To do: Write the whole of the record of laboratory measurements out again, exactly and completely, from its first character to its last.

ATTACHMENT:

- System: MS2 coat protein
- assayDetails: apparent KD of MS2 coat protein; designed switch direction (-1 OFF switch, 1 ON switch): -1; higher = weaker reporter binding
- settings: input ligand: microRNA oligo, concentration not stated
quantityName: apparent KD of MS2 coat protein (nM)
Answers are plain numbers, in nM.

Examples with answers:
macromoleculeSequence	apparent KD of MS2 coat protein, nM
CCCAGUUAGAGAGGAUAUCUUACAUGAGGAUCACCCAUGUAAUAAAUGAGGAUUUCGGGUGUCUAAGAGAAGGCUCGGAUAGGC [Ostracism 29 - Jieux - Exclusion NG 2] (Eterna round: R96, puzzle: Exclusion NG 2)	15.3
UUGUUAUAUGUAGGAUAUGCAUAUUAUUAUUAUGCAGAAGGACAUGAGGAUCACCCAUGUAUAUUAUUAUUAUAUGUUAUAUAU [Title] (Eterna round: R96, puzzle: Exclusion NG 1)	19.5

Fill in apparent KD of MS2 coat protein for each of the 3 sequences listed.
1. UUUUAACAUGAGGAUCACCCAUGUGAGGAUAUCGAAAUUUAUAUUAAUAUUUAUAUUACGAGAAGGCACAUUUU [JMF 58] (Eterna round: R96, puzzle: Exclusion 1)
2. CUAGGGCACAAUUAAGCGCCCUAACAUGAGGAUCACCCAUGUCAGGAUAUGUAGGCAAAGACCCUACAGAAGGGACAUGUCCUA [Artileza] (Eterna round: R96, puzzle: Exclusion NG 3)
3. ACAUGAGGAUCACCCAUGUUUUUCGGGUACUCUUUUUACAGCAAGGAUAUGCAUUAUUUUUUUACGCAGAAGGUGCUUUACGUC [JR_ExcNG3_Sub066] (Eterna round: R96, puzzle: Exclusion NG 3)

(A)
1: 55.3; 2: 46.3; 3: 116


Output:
- System: MS2 coat protein
- assayDetails: apparent KD of MS2 coat protein; designed switch direction (-1 OFF switch, 1 ON switch): -1; higher = weaker reporter binding
- settings: input ligand: microRNA oligo, concentration not stated
quantityName: apparent KD of MS2 coat protein (nM)
Answers are plain numbers, in nM.

Examples with answers:
macromoleculeSequence	apparent KD of MS2 coat protein, nM
CCCAGUUAGAGAGGAUAUCUUACAUGAGGAUCACCCAUGUAAUAAAUGAGGAUUUCGGGUGUCUAAGAGAAGGCUCGGAUAGGC [Ostracism 29 - Jieux - Exclusion NG 2] (Eterna round: R96, puzzle: Exclusion NG 2)	15.3
UUGUUAUAUGUAGGAUAUGCAUAUUAUUAUUAUGCAGAAGGACAUGAGGAUCACCCAUGUAUAUUAUUAUUAUAUGUUAUAUAU [Title] (Eterna round: R96, puzzle: Exclusion NG 1)	19.5

Fill in apparent KD of MS2 coat protein for each of the 3 sequences listed.
1. UUUUAACAUGAGGAUCACCCAUGUGAGGAUAUCGAAAUUUAUAUUAAUAUUUAUAUUACGAGAAGGCACAUUUU [JMF 58] (Eterna round: R96, puzzle: Exclusion 1)
2. CUAGGGCACAAUUAAGCGCCCUAACAUGAGGAUCACCCAUGUCAGGAUAUGUAGGCAAAGACCCUACAGAAGGGACAUGUCCUA [Artileza] (Eterna round: R96, puzzle: Exclusion NG 3)
3. ACAUGAGGAUCACCCAUGUUUUUCGGGUACUCUUUUUACAGCAAGGAUAUGCAUUAUUUUUUUACGCAGAAGGUGCUUUACGUC [JR_ExcNG3_Sub066] (Eterna round: R96, puzzle: Exclusion NG 3)

(A)
1: 55.3; 2: 46.3; 3: 116